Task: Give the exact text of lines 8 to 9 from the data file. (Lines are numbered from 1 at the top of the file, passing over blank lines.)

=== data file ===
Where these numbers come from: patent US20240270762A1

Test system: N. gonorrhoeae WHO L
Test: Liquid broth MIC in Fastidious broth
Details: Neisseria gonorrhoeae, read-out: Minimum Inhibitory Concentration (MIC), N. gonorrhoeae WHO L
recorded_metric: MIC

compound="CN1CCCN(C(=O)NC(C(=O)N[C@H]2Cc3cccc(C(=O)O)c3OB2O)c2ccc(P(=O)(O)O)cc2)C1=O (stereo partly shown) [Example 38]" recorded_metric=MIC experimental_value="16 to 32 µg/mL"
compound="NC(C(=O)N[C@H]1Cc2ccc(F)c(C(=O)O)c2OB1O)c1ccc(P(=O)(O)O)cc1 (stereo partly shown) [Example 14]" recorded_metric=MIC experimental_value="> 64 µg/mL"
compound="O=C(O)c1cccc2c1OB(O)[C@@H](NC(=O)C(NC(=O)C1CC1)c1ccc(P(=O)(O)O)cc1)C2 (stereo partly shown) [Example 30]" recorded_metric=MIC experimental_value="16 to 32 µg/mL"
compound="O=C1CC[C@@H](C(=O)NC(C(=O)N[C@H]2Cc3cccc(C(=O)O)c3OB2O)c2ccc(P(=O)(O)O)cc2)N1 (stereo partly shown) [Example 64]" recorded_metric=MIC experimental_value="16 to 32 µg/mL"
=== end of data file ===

compound="O=C(O)c1cccc2c1OB(O)[C@@H](NC(=O)C(NC(=O)C1CC1)c1ccc(P(=O)(O)O)cc1)C2 (stereo partly shown) [Example 30]" recorded_metric=MIC experimental_value="16 to 32 µg/mL"
compound="O=C1CC[C@@H](C(=O)NC(C(=O)N[C@H]2Cc3cccc(C(=O)O)c3OB2O)c2ccc(P(=O)(O)O)cc2)N1 (stereo partly shown) [Example 64]" recorded_metric=MIC experimental_value="16 to 32 µg/mL"